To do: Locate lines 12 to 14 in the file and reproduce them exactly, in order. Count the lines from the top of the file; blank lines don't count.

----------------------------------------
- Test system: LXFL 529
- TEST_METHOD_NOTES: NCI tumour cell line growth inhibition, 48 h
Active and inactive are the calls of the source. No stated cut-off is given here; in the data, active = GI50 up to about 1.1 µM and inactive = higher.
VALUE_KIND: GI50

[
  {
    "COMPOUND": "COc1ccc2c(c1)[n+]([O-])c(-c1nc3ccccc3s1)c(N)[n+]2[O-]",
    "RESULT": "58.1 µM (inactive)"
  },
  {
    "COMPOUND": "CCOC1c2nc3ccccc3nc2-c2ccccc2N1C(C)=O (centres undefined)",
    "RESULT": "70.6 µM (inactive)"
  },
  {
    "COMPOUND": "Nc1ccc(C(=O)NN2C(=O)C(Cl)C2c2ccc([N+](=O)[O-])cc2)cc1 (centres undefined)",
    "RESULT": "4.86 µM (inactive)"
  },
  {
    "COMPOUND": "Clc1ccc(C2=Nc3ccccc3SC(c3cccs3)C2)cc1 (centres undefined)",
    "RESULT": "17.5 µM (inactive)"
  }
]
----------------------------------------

    "RESULT": "70.6 µM (inactive)"
  },
  {